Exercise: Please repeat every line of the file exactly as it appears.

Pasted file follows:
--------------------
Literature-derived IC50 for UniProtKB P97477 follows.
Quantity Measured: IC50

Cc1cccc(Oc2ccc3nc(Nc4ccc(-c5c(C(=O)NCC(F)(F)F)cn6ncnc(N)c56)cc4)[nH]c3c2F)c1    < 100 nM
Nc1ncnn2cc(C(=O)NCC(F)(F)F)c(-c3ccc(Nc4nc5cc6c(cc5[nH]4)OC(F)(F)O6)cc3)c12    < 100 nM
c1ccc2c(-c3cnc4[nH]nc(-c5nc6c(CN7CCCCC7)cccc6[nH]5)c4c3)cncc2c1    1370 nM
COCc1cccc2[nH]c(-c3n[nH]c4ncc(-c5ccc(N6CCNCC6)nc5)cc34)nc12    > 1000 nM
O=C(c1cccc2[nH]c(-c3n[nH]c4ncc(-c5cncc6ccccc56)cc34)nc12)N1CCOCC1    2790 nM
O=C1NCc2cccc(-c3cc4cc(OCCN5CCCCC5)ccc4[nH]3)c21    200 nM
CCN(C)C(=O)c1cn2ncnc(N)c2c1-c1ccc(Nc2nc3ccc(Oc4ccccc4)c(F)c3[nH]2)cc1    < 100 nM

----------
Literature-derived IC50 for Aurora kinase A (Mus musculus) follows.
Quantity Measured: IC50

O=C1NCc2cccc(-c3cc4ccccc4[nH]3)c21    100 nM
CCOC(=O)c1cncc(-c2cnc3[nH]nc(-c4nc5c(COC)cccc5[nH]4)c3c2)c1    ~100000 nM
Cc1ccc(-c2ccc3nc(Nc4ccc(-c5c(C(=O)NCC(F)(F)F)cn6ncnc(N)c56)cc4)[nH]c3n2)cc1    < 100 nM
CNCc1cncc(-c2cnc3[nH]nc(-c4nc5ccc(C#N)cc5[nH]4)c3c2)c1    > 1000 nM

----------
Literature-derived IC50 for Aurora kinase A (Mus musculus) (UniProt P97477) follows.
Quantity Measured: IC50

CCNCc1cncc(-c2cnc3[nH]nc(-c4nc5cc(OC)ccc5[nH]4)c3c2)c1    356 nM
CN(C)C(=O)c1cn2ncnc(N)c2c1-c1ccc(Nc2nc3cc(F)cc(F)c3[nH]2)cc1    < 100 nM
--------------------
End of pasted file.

Literature-derived IC50 for UniProtKB P97477 follows.
Quantity Measured: IC50

Cc1cccc(Oc2ccc3nc(Nc4ccc(-c5c(C(=O)NCC(F)(F)F)cn6ncnc(N)c56)cc4)[nH]c3c2F)c1    < 100 nM
Nc1ncnn2cc(C(=O)NCC(F)(F)F)c(-c3ccc(Nc4nc5cc6c(cc5[nH]4)OC(F)(F)O6)cc3)c12    < 100 nM
c1ccc2c(-c3cnc4[nH]nc(-c5nc6c(CN7CCCCC7)cccc6[nH]5)c4c3)cncc2c1    1370 nM
COCc1cccc2[nH]c(-c3n[nH]c4ncc(-c5ccc(N6CCNCC6)nc5)cc34)nc12    > 1000 nM
O=C(c1cccc2[nH]c(-c3n[nH]c4ncc(-c5cncc6ccccc56)cc34)nc12)N1CCOCC1    2790 nM
O=C1NCc2cccc(-c3cc4cc(OCCN5CCCCC5)ccc4[nH]3)c21    200 nM
CCN(C)C(=O)c1cn2ncnc(N)c2c1-c1ccc(Nc2nc3ccc(Oc4ccccc4)c(F)c3[nH]2)cc1    < 100 nM

----------
Literature-derived IC50 for Aurora kinase A (Mus musculus) follows.
Quantity Measured: IC50

O=C1NCc2cccc(-c3cc4ccccc4[nH]3)c21    100 nM
CCOC(=O)c1cncc(-c2cnc3[nH]nc(-c4nc5c(COC)cccc5[nH]4)c3c2)c1    ~100000 nM
Cc1ccc(-c2ccc3nc(Nc4ccc(-c5c(C(=O)NCC(F)(F)F)cn6ncnc(N)c56)cc4)[nH]c3n2)cc1    < 100 nM
CNCc1cncc(-c2cnc3[nH]nc(-c4nc5ccc(C#N)cc5[nH]4)c3c2)c1    > 1000 nM

----------
Literature-derived IC50 for Aurora kinase A (Mus musculus) (UniProt P97477) follows.
Quantity Measured: IC50

CCNCc1cncc(-c2cnc3[nH]nc(-c4nc5cc(OC)ccc5[nH]4)c3c2)c1    356 nM
CN(C)C(=O)c1cn2ncnc(N)c2c1-c1ccc(Nc2nc3cc(F)cc(F)c3[nH]2)cc1    < 100 nM